-B

12 Responses to “ Spiders and such ”

  1. “To a certain extent, the question is whether or not you’re interested in spending $4 every two weeks for a SpOck comic”

    My thoughts exactly. I think this would make for a great single arc, and maybe even a longer, monthly, $2.99 book, but as the concept for an “ongoing” series at that price and frequency I suspect it’ll be dragged out a little too long. (I’m fine with not reading Superior Spidey, but I wish it didn’t mean this version of the character also turning up in books I do read…)

    Anyway, I’m kind of hoping the next series is just Spider-Man #1, with no return to the old numbering. I actually don’t mind starting off with new #1′s now and then, it’s just the pinging back and forth between new and legacy numbering and the shuffling of adjectives and subtitles that feels a bit silly after a while.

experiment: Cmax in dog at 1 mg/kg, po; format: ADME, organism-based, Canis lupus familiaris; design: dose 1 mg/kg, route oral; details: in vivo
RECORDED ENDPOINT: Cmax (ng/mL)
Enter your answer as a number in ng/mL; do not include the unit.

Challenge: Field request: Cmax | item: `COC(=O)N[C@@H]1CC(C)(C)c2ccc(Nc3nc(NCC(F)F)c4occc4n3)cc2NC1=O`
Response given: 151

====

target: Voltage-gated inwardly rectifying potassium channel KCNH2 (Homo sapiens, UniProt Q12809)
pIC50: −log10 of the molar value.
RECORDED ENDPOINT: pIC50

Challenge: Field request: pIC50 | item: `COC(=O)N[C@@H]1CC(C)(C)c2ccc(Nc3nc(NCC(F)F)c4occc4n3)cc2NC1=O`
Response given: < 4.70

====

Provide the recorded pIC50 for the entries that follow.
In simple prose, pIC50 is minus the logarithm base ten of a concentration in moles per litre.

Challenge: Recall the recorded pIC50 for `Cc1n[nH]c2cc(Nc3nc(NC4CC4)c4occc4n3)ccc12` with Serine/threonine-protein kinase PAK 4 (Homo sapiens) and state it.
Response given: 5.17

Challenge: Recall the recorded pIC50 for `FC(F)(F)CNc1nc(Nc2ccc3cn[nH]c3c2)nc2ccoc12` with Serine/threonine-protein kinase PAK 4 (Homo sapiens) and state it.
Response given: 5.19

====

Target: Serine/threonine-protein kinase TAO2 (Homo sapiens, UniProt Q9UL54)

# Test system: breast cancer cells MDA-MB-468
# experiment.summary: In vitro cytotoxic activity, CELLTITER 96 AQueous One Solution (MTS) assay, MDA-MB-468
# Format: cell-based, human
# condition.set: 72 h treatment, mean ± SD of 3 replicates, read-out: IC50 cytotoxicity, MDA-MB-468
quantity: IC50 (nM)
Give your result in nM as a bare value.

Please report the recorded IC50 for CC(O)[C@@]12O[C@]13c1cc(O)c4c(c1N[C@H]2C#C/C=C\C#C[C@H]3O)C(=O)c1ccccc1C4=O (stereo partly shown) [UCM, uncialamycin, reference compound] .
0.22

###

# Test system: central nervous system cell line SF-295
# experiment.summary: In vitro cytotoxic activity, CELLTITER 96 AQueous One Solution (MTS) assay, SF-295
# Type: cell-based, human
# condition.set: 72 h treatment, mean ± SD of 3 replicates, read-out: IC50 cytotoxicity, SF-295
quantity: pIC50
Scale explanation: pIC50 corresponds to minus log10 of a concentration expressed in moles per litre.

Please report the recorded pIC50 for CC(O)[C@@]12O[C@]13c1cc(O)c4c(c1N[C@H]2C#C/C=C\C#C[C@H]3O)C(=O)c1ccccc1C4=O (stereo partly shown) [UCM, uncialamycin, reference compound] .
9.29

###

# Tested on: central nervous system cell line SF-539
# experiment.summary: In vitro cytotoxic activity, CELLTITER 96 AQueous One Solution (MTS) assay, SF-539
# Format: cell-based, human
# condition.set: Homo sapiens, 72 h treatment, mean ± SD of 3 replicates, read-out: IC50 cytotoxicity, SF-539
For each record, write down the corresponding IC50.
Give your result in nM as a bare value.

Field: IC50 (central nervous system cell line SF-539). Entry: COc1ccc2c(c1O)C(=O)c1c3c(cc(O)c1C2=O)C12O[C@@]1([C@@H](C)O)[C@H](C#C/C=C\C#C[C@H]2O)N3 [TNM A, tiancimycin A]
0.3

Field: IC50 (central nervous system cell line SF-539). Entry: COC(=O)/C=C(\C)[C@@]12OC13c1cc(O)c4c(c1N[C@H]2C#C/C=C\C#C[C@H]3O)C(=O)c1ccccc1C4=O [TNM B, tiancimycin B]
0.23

2. “a serial which has been running, unencumbered and unchanged since 1963.”

    Heheh, joking, yes?

  3. “I think it undercuts almost all of the inherent drama of the situation now that we’re explicitly told he’s coming back.”

    Exactly. I have no problem with doing a body-swap story, and in fact I mostly liked the last arc of Slott’s Amazing and have no problems with it being relaunched under a new name (it’s a gimmick, but whatever, it’s pretty standard at this point). But to drop ghost-Parker in at the last minute to show us that he’s inevitably coming back, one issue after he “died” – that undercuts the story Slott’s telling, and shows a lack of faith in both the story and the audience.